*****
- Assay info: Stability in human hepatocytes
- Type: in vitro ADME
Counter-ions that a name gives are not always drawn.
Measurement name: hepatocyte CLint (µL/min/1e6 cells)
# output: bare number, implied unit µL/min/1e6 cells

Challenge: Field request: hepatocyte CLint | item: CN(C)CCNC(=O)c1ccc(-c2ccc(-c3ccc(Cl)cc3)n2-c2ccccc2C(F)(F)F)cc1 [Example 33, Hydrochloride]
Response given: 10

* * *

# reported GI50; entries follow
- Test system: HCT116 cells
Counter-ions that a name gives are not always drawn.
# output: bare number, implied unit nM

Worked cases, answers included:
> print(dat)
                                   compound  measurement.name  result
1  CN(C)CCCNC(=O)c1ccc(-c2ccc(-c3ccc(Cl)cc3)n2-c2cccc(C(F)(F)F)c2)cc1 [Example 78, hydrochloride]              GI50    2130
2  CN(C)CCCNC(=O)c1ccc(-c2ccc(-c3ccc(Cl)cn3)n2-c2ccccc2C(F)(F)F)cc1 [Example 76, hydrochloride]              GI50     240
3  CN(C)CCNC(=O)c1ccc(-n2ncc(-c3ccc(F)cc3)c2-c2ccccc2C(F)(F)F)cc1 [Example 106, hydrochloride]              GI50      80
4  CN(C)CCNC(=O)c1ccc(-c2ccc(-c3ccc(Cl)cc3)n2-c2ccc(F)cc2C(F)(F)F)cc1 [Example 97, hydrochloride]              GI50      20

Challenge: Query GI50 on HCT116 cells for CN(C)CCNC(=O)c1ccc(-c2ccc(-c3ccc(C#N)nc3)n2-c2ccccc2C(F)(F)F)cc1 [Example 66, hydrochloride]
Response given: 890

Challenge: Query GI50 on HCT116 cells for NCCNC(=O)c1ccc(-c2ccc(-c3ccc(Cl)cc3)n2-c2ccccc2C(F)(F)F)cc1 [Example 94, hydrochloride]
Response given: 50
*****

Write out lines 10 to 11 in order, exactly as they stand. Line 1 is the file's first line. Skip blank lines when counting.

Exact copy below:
- Test system: HCT116 cells
Counter-ions that a name gives are not always drawn.